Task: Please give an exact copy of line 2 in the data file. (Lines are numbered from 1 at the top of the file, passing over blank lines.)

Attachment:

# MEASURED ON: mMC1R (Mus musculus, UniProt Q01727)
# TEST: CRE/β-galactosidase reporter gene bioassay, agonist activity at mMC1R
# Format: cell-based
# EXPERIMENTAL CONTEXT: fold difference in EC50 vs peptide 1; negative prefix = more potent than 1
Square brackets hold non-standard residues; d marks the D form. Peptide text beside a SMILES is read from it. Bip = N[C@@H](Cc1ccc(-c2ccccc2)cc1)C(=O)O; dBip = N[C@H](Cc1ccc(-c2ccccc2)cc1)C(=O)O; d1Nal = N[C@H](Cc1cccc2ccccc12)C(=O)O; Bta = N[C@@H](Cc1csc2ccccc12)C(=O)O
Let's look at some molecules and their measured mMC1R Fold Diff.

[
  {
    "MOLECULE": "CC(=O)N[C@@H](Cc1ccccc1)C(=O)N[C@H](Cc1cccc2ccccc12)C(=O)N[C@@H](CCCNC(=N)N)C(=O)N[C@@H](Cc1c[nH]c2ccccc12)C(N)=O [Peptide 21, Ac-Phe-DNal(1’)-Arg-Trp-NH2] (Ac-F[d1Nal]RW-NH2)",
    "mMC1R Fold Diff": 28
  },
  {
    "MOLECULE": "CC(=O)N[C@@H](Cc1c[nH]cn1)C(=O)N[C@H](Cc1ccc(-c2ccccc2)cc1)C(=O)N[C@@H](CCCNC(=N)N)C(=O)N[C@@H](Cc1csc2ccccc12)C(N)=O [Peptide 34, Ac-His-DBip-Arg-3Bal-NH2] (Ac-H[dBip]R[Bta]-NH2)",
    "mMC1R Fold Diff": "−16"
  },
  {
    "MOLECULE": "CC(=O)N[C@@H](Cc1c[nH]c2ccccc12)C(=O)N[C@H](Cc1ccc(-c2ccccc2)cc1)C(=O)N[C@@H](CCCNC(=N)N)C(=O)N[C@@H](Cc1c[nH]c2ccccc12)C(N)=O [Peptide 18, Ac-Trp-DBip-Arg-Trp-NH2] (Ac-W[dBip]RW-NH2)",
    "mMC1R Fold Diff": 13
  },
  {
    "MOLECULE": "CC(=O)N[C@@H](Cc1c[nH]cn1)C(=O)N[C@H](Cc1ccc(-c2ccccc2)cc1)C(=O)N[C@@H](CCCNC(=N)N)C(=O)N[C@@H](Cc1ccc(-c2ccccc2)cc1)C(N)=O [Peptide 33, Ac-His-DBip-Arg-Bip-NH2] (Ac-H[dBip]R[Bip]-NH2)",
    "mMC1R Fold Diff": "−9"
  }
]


# TEST: CRE/β-galactosidase reporter gene bioassay, agonist activity at mMC1R